I set out on this journey for one of the strangest of reasons: I was reeling over the demise of my career as a cartoonist. It took a long time to face that the former career was over, because I’d never really been paid, it was difficult to come to terms with the fact that I would never get paid. Also, in the back of my mind I kept thinking, if you love doing it, you should do it because you love it, and isn’t that enough? Because that’s the myth that artist tell themselves, ‘keep creating content and giving it away,’ because you’re happy. Until suddenly you aren’t.
So one day I woke up and the sands of tide had shifted to reveal a rocky shore that I had flung myself up upon. Or simply, I decided to reinvent myself.
I had already written a very flawed book. 60,000 words that were almost all of them not quite right, but I decided to take a leap and tweak and tweak and tweak some more until the book was finally ready, and then publish it on my own. I plan to write about the decision to self-publish and also to write a bit about things I’ve learned along the way, but for now I wanted to answer a question I was asked the other day:
What made you decide to become a writer?
Cartoonists are by their nature story tellers, and I had been telling a story for about a decade, but cartoonists by trade are also simplifiers. We take a story and try and bring it down to its essence. What can fit inside of four bubbles, with few words and minimal punctuation.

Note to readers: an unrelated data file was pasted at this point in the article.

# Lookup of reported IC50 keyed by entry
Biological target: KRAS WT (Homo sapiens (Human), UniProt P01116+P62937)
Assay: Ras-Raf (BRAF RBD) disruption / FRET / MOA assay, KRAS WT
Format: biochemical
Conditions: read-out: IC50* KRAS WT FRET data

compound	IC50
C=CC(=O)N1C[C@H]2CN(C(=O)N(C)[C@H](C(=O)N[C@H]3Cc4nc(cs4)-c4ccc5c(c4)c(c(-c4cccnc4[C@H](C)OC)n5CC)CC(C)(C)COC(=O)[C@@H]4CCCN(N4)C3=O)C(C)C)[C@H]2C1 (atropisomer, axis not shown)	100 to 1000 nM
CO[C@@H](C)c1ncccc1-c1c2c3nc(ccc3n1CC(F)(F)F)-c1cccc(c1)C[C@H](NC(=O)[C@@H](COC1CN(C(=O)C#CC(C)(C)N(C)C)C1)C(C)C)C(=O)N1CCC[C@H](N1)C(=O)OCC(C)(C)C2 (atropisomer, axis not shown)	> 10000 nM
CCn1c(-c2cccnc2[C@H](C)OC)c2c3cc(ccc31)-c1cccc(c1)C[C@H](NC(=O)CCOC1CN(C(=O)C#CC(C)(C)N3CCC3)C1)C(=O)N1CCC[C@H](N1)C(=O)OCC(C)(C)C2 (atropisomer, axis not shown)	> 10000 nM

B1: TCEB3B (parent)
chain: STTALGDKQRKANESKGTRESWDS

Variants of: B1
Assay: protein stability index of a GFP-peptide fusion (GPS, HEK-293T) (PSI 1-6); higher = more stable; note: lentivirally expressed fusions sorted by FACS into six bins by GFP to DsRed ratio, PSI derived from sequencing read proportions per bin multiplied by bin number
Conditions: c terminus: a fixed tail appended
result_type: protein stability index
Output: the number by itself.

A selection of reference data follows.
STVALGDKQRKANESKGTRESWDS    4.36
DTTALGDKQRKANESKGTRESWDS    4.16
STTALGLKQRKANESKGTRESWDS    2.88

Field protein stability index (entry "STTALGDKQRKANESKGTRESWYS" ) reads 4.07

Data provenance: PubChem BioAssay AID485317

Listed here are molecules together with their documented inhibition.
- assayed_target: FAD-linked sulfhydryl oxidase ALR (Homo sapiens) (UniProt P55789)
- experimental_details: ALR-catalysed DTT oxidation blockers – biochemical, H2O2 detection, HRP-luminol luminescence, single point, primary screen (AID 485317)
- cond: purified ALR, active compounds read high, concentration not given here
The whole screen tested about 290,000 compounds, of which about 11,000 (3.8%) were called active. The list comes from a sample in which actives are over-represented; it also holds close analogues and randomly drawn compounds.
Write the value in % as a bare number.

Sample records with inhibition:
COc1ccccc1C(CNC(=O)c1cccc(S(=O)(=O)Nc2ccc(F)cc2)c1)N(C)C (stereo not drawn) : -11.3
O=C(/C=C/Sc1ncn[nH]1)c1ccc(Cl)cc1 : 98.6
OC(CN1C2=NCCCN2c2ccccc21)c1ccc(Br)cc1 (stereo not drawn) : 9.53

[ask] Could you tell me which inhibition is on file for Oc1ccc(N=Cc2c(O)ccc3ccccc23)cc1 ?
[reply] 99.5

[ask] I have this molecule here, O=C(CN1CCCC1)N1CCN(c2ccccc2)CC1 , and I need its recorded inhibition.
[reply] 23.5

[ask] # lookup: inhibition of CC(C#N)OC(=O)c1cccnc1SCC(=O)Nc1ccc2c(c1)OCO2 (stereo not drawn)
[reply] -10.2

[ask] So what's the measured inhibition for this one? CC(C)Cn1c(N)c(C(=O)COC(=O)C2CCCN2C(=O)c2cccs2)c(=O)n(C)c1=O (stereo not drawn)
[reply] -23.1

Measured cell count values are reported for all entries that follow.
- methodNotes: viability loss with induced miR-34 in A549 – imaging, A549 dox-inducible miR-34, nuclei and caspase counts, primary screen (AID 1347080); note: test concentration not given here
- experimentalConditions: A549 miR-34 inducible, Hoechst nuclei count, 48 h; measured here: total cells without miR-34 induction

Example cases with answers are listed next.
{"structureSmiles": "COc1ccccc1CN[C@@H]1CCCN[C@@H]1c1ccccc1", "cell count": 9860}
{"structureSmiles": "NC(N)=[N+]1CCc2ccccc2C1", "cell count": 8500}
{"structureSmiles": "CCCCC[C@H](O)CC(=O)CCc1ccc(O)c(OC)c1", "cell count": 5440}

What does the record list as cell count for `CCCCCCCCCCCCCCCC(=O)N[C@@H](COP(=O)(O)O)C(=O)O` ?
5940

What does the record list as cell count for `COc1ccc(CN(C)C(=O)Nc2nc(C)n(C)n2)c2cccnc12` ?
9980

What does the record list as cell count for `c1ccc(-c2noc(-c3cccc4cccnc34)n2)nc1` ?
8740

I had a big story I wanted to tell, about a girl who dislikes her culture and builds a farm, I set out to write it, and then with the help of my editor, Denine Dawson, I wrote it again, and again, and again. On the first pass with my manuscript Denine had to re-explain the importance of the occasional period. I had forgotten. On the sixth pass I was still tweaking my overuse of the word ‘that’.
I suppose what I’m saying is that I had every reason to believe that maybe I should just give up, but I didn’t and the story is finished and I’m telling it. I wrote it.
When I asked a writer’s group, what do you do when you’re waiting for your editor to finish editing? They asked me, “well, it depends, was this just a story that you needed to tell, or are you a writer ? If you’re a writer, then write!”
Somewhere in all of the rewrites and endless editing and occasional tears, I realized that it was fun. I also started writing another story that I really have to tell. Come to find out, year 2013, I learned that writing makes me happy. I plan to keep doing it because I love it.